Being grateful : does it bring us closer? Gratitude, attachment and intimacy in romantic relationships

Murray, Atholl James (2010) Being grateful : does it bring us closer? Gratitude, attachment and intimacy in romantic relationships. Other thesis, Queensland University of Technology.


This study proposed that levels of dispositional gratitude influence experiences of intimacy within romantic relationships and that this influence is moderated by relationship attachment. Gratitude, in this study, was described as feelings of appreciation associated with the perception that one had been the focus of another’s intentionally beneficial actions. A greater disposition toward gratitude was expected to result in more frequent experiences of gratitude. It was also anticipated that experiences of gratitude would be associated with feelings of closeness toward the one responsible for the beneficial act. Participants (n=156) ranged in age from 18 – 70 and, although required to be currently in a relationship of at least six months’ duration, each was studied as an individual. Participants included both males and females, in same-sex or other-sex relationships, and completed a series of questionnaires assessing dispositional gratitude, attachment and emotional intimacy. Moderation analysis was conducted using hierarchical regression and revealed that although a positive, weak correlation exists between gratitude and intimacy, attachment did not moderate that association. However, the measures used did not elicit sufficiently divergent responses. Thus neither complete exploration of the proposed association between gratitude and intimacy, nor of the moderation of that association by attachment were possible. In conclusion, further investigation of experiences of gratitude, particularly in relation to enhancing feelings of closeness, is necessary to understand the function of gratitude in romantic relationships. Methods focusing on specific experiences of gratitude in romantic relationships and the associated feelings of closeness experienced by each partner may yield more conclusive findings. In addition, such findings may provide support for therapeutic approaches focused on enhancing closeness between couples by increasing experiences of gratitude.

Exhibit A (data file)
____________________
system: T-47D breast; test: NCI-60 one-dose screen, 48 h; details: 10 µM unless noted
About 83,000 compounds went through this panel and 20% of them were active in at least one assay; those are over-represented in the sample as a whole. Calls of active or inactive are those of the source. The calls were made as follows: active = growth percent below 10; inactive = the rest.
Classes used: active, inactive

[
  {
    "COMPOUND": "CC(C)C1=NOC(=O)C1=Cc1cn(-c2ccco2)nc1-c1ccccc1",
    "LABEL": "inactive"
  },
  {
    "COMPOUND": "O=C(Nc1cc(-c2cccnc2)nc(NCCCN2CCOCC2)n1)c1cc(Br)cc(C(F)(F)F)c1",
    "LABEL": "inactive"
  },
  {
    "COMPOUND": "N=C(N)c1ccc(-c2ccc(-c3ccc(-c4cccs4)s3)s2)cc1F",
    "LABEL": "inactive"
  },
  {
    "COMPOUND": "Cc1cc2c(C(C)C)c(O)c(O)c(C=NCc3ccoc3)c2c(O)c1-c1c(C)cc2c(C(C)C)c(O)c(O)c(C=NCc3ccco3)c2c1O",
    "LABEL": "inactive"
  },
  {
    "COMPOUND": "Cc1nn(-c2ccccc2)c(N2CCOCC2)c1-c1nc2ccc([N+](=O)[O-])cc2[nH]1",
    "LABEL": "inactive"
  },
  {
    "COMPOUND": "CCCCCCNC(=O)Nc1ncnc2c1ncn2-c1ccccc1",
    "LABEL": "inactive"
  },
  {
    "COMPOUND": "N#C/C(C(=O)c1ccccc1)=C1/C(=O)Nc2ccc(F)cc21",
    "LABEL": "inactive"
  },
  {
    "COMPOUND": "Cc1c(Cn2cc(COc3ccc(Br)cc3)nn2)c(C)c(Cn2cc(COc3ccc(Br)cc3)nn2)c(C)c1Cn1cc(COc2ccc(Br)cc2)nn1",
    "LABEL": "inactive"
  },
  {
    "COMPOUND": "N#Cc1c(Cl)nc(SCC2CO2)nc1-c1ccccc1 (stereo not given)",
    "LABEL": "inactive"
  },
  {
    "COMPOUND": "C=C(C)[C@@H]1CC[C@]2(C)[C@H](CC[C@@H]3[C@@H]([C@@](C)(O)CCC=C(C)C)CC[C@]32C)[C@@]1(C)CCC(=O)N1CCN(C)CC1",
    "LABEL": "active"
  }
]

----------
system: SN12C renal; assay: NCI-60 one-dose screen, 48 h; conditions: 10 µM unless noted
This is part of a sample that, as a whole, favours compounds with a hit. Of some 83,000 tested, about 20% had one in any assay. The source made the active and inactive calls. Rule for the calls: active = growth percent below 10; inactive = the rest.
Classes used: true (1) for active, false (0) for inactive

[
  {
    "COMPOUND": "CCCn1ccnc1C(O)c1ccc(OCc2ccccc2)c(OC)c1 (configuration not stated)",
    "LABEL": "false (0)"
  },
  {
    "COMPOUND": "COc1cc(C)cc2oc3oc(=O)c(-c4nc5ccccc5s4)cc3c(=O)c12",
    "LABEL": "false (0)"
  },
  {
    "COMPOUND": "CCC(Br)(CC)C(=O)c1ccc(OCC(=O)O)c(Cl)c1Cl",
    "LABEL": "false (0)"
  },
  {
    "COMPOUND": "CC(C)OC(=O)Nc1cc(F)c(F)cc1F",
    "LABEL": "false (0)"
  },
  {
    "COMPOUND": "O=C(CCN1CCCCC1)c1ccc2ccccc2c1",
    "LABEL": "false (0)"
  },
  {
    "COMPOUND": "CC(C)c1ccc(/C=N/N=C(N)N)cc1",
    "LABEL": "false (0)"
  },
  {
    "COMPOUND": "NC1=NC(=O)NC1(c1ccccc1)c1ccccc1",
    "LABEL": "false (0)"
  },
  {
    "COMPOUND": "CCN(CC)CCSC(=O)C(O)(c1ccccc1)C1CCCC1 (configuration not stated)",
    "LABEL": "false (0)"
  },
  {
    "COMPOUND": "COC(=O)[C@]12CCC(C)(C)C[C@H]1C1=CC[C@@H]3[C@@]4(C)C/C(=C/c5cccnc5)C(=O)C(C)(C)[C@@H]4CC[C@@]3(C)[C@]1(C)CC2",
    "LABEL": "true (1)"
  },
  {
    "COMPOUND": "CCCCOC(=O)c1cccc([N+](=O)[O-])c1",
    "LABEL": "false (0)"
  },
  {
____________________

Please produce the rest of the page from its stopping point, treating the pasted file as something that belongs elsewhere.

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ID Code: 42219
Item Type: QUT Thesis (Other)
Supervisor: Hazelwood, Zoe
Keywords: Gratitude, Intimacy, Romantic Relationships, Attachment
Divisions: Current > QUT Faculties and Divisions > Faculty of Education
Current > Schools > School of Psychology & Counselling
Institution: Queensland University of Technology
Deposited On: 30 Jun 2011 02:09
Last Modified: 02 Jul 2011 01:08

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